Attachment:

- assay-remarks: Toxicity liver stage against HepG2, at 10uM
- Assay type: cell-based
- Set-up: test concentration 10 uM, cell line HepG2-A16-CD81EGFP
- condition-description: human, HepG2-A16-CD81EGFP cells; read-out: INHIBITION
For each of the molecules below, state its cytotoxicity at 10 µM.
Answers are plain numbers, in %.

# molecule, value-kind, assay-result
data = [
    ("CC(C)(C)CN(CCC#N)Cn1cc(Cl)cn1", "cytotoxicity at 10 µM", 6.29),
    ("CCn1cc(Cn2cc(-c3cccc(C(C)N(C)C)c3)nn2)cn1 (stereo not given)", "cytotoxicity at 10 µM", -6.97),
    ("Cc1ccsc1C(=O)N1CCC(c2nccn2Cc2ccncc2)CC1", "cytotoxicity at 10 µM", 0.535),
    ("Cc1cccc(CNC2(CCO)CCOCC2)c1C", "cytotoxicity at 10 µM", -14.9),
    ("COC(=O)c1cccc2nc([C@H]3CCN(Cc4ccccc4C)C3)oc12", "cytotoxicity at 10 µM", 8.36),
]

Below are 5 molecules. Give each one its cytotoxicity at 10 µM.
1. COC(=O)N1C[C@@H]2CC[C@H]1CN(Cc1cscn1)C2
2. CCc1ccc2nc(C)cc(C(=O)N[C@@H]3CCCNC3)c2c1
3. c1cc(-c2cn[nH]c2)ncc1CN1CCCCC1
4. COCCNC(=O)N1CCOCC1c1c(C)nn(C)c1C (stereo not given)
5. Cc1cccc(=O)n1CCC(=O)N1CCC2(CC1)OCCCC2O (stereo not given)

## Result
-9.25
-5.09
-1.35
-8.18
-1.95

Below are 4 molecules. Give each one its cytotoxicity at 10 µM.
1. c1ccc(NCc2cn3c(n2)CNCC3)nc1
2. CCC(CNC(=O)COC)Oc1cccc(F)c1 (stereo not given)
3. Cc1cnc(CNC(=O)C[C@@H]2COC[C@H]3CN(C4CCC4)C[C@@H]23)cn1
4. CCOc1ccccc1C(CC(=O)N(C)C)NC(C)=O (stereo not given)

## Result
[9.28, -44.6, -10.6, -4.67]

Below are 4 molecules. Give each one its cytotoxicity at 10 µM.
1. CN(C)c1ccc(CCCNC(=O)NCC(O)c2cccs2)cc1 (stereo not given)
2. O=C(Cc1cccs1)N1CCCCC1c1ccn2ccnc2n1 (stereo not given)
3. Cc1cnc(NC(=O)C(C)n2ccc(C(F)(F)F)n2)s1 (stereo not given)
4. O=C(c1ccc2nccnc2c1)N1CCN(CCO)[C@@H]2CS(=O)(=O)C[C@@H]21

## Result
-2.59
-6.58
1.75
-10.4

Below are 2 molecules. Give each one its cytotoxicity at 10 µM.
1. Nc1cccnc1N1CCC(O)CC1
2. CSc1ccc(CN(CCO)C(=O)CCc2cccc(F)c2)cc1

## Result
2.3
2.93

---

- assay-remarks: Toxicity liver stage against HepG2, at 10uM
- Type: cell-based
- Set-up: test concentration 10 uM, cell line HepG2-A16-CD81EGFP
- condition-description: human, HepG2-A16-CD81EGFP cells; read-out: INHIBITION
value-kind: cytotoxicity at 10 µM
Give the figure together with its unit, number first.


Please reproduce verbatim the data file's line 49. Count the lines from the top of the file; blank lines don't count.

2.93